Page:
Putting meat on the bones of reform
Conference sponsored by The TES.
THE WORLD of further education is once again poised on the brink of momentous change. The past five years may have witnessed a dramatic transformation, but the next few promise even more radical reforms.
The imminent demise of the Further Education Funding Council and the training and enterprise councils and the arrival of the Learning and Skills Council signify yet another shift.
Next month's Association of Colleges conference in Harrogate - Building A Better Future - offers a chance to debate the issues arising from the White Paper, Learning to Succeed, which will be enshrined in legislation next summer.
David Gibson, the association's chief executive, is hoping that the Education and Employment Secretary, David Blunkett, will use his keynote speech to give principals further guidance on the nature of the proposals.
"What we have to do now is to ensure that individual learners in colleges get a better deal from all these changes," said Mr Gibson.
Sue Dutton, his deputy, said: "We are beginning to see that the legislation is going to be minimalist. There will be a very short set of principles and it will be up to the partners delivering post-16 education to transform these into policy directions and eventual delivery."
In the six years since incorporation, she said, further education colleges had done a tremendous job attracting new learners, with student numbers rising to just under four million from 2.5m in 1989.
Even with the 30 per cent efficiency cuts since 1993, FE now educates more 16 to 18-year-olds than schools, provides education and training to 3.5m adults, delivers 40 per cent of entrants to higher education. It is also the first choice for training for half of all employers.
Now the sector faces a new twin-fold challenge. It has to cater for the extra 700,000 students ministers want to see in education and training over the next two years. And it also has to attempt to engage as many as possible of the 160,000 16 to 18-year-olds identified by the social exclusion unit as currently receiving no training, education nor employment.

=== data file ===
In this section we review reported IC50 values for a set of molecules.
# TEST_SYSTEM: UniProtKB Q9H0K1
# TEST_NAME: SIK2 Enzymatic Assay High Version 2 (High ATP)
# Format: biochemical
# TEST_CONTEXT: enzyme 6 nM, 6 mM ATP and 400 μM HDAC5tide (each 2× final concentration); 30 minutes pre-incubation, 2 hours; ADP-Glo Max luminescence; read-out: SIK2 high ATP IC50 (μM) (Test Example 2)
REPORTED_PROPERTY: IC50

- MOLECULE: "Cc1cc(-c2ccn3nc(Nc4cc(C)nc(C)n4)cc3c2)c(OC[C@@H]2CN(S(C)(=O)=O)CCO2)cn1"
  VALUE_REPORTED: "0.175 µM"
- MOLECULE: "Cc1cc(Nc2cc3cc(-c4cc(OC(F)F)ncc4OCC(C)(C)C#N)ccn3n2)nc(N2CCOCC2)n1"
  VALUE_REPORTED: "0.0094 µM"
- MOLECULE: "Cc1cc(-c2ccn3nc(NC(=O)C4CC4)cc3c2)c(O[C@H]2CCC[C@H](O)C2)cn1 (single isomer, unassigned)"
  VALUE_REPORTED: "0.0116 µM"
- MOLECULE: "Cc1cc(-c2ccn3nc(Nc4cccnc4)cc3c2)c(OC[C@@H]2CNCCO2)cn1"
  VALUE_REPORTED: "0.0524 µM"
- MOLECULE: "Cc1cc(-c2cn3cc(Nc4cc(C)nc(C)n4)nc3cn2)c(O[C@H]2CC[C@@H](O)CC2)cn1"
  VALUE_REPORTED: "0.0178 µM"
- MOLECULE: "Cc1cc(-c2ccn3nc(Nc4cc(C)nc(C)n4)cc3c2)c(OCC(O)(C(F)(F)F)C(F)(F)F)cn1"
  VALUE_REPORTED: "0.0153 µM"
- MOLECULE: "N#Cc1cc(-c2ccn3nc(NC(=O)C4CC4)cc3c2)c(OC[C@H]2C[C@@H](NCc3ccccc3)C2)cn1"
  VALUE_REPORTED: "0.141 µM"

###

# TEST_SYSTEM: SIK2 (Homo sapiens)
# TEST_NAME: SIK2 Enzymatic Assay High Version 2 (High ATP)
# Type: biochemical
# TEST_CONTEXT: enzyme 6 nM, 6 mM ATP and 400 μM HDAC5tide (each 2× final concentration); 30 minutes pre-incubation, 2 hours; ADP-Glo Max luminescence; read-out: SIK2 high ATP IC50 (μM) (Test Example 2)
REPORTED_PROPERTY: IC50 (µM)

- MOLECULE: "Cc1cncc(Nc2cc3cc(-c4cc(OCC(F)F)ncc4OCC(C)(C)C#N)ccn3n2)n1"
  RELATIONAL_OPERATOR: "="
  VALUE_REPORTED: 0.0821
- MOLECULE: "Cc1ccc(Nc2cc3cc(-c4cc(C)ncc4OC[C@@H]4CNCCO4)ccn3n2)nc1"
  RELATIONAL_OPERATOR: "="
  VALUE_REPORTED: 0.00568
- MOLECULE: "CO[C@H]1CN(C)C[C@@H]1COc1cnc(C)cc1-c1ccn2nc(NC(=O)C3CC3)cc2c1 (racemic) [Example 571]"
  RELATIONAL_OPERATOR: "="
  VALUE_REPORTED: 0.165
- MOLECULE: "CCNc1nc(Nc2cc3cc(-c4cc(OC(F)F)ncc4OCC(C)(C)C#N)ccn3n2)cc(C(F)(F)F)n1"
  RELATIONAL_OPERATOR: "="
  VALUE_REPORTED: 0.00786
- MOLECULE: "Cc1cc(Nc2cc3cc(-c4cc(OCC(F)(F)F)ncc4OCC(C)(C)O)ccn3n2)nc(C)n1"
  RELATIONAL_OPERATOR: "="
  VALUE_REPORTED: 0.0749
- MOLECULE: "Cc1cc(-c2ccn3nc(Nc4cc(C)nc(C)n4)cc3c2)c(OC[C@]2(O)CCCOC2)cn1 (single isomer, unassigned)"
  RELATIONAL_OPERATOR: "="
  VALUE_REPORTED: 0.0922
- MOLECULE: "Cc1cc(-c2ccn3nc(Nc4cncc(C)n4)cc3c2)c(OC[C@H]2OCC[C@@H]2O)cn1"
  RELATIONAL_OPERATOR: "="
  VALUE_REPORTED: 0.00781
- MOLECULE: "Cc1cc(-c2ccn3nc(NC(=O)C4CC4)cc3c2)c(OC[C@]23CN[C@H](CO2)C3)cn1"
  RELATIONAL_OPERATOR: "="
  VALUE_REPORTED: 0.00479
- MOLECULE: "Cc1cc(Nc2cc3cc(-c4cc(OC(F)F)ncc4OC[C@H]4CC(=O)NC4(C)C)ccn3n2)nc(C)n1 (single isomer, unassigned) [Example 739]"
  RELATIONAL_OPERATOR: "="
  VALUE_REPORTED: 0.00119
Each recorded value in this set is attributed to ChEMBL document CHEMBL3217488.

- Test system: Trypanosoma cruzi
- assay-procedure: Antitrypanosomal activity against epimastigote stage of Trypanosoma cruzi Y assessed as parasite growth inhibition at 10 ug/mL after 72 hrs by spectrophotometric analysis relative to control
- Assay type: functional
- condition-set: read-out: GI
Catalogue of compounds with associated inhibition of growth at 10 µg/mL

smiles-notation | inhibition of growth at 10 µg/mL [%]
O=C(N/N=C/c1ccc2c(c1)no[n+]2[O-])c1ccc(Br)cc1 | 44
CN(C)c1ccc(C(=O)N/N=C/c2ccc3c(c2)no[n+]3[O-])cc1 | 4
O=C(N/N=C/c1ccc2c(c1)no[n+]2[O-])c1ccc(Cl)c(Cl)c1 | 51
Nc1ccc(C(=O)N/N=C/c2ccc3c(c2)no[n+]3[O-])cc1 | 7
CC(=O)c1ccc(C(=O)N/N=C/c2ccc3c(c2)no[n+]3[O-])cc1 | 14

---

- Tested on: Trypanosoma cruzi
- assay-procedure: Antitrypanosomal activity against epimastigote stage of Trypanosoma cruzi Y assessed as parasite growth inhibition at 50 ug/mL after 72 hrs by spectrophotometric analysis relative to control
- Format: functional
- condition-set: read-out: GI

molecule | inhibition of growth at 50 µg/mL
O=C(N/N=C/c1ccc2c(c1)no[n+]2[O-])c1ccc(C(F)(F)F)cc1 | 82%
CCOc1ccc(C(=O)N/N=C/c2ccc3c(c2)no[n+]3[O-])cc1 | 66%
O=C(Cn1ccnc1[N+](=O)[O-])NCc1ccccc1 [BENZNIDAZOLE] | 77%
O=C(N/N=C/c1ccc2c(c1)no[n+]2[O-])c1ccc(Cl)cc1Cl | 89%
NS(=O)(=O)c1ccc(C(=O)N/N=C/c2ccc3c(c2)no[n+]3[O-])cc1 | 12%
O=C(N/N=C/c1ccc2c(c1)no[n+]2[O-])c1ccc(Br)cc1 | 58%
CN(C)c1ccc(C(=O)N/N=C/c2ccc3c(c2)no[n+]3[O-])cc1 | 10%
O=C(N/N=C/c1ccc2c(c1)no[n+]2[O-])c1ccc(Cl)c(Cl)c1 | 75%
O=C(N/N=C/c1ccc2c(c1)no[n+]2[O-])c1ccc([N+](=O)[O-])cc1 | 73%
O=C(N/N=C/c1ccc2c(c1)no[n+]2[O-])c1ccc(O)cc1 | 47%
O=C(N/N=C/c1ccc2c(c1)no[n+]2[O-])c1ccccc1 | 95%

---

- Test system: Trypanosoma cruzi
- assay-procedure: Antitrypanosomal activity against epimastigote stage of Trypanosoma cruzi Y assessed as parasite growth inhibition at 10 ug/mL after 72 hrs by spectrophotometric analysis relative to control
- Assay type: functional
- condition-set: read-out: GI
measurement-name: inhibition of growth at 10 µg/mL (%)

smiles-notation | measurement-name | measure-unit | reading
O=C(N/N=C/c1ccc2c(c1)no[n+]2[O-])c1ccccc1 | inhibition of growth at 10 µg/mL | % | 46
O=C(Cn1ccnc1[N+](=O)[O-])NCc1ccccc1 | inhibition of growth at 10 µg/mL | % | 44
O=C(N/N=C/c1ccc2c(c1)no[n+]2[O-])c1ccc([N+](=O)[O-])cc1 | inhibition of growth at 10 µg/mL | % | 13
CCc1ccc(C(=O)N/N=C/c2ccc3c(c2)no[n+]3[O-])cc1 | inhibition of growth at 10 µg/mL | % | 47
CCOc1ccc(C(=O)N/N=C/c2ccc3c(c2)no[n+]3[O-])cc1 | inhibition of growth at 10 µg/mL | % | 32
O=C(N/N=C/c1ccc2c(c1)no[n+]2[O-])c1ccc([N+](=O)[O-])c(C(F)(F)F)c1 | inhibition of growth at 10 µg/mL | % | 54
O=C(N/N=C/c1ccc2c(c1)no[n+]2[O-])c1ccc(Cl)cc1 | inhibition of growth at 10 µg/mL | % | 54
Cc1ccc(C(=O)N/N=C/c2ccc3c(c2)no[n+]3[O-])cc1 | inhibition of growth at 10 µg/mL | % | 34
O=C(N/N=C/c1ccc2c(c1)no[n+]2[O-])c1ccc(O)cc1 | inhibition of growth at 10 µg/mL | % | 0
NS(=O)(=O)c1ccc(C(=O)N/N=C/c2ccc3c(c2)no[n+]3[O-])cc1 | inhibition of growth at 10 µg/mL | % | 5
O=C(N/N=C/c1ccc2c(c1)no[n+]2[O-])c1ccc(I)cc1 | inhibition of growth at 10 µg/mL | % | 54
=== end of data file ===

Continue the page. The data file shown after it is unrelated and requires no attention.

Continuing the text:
Ms Dutton said: "We are now talking about taking that extra step forward. We are moving to almost five million students by 2002."
These students, she added, might not be studying in colleges but at a distance, via the internet, in out-reach centres, in community projects or in partnerships with voluntary organisations.
Mr Gibson said that colleges were already doing some very innovative training work for businesses using distance learning packages.
Major structural changes are ahead for FE funding and planning. Mr Gibson believes it is crucial that colleges should be represented both on the national council and on every one of the 50 local learning and skills councils. "In my view it is fundamental that the sector is represented at every stage."
Another key issue, said Mr Gibson, is to separate inspection and funding. When the demand-led element of funding ceased, many colleges were left short of the income that they had been anticipating. This in turn contributed to a deterioration, he added, but none of the subsequent FEFC inspection reports made any allowances.
In future the new inspectorate ought to have the freedom to criticise funding arrangements from an independent standpoint whenever such strictures were appropriate, he added.
Mr Gibson said he is looking forward to hearing what ministers mean precisely by the divide be-tween 16 to 19-year-old education and adult provision. "In FE and a number of sixth-form colleges the courses and the curriculum dictate who is in the room, not age."
Up until now there had been a lack of planning in the sector at all levels. Now however there was an opportunity for co-ordinating a strategy that met national as well as local needs.
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